Dependency Injection In Go

Dependency injection fits naturally in go

Use dependency injection like an addict

Why Dependency Injection

As a software developer split our code in different layers is a requirement if we desire to make it clean and maintainable.

Usually the boundaries are placed at least between infrastructure and business logic. When we are dealing specially with complex business logic, it is desirable that infrastructure depends on our business logic, so that we don’t break our software when changing the infrastructure.

The first decision when developing a new software project, is to materialize this layer split choosing an architecture. Most of the times I choose Clean Architecture, but you have another good options like Domain Driven Design.

Independently from the architecture you choose, we have to glue the pieces from the different layers to come up with a new feature and this is where Dependency Injection shines.

How to Implement Dependency Injection

To understand dependency injection, nothing better than an example. Imagine that we have to implement the user registration for our imaginary project and we are going to implement this with clean architecture.

clean architecture

We can come up with an entity like this:

package entity
//User for our system
type User struct {
email string
password string
name string
dateOfBirth string
}
//validates at a business level
func Validate() error {
...
}

Now let’s make an use case where we perform the user registration:

package usecase
import "entity"
func RegisterUser(user entity.User) { 
//we have to validate and store the user
}

Hum looks like we need some infrastructure module to store our user. We didn’t implement any UserRepository yet at the infrastructure level and we have another problem, by the clean architecture principles a higher level layer cannot know about the existence of a lower level layer.

How do we solve this?

Go implicit interfaces to the rescue. Fortunately we don’t have to touch any piece in the infrastructure, we are going to say to our use case that there is some kind of user saver that will save our user on registration. Want to see?

package usecase
import "entity"
//Hey use case there is out there some user saver that will save the //user
type UserSaver interface {
Save(user entity.User) error
}
//UserRegisterUseCase will store his dependencies
type UserRegisterUseCase struct {
userSaver UserSaver
}
func newUserRegisterUseCase(userSaver UserSaver) UserRegisterUseCase { 
return &{userSaver}
}
func (u UserRegisterUseCase) RegisterUser(user entity.User) error { 
user.Validate()
err := u.userSaver.Save(user)
if (err != nil) {
return err
}
}

How cool is that? We don’t even touched in the infrastructure layer and we programmed the whole use case from the input of the entity to the save action. This is dependency inversion at a high level and for me this is one of the strengths of go.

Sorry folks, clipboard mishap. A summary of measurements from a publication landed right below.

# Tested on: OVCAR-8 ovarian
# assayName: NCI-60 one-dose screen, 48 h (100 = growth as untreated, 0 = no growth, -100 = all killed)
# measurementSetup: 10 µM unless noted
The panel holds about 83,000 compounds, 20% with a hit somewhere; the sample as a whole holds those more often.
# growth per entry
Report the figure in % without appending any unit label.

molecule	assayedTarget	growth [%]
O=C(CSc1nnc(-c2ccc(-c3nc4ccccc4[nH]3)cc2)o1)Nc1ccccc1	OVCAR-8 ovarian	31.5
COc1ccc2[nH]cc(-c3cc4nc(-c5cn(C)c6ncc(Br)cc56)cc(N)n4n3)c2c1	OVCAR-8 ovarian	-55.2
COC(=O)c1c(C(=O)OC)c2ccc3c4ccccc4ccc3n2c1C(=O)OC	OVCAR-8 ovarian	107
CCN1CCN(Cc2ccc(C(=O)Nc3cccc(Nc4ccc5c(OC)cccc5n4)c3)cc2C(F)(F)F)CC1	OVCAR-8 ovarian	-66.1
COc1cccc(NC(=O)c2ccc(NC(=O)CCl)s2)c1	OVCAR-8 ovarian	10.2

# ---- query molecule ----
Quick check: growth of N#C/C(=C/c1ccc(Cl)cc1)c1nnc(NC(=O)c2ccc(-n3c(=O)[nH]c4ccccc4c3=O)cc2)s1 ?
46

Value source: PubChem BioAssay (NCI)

Implementing our UserRepository…

package infrastructure
import "entity"
//UserRepository to manage users persistence
type UserRepository struct {
psqlClient psql.PsqlClient
}
func NewUserRepository(psqlClient psql.PsqlClient) UserRepository 
{
return &UserRepository{psqlClient}}
//Save user
func Save(user entity.User) error {
...
}
//GetByEmail gets the user by email
func GetByEmail(email string) error {
...
}

Let’s see the dependency injection in action…

package main
import (
"usecase"
"infrastructure"
"psqlClient"
)
func main() { 
psqlClient := psqlClient.NewPsqlClient()
userRepository := infrastructure.NewUserRepository(psqlClient)
useCase := usecase.newUserRegisterUseCase(userRepository)
//Now we can inject usecase into a delivery layer like web or
//cli
}

We instantiate and we inject every dependencies in the main module. By this we can see and control the dependency tree in a single point of our program.

Advantages in Dependency Injection

dependency injection in our toy project

As you can see we ensured that the highest 2 layers, entities and use cases, do not know about the existence of the lowest layers. This is crucial because the infrastructure can change without affecting the business logic.

The second advantage is that we isolate psql third party package in a single module. This module will sustain every change made in newer versions of this third party package.

Last but not least, using dependency injection enable you to test your modules without testing their dependencies.

Let’s take a look for example to our User Repository, why the heck would you want to test also the Psql Client when testing the User Repository?

With dependency injection you can mock the Psql Client and ensure that the User Repository calls the right Psql Client methods.

Keeping it simple in Go

In my opinion instantiating manually is just enough. If the project was big enough you could create different files in the main package to do the dependency injection and then call them from the main.go.

Kind Regards,

Mick Bolt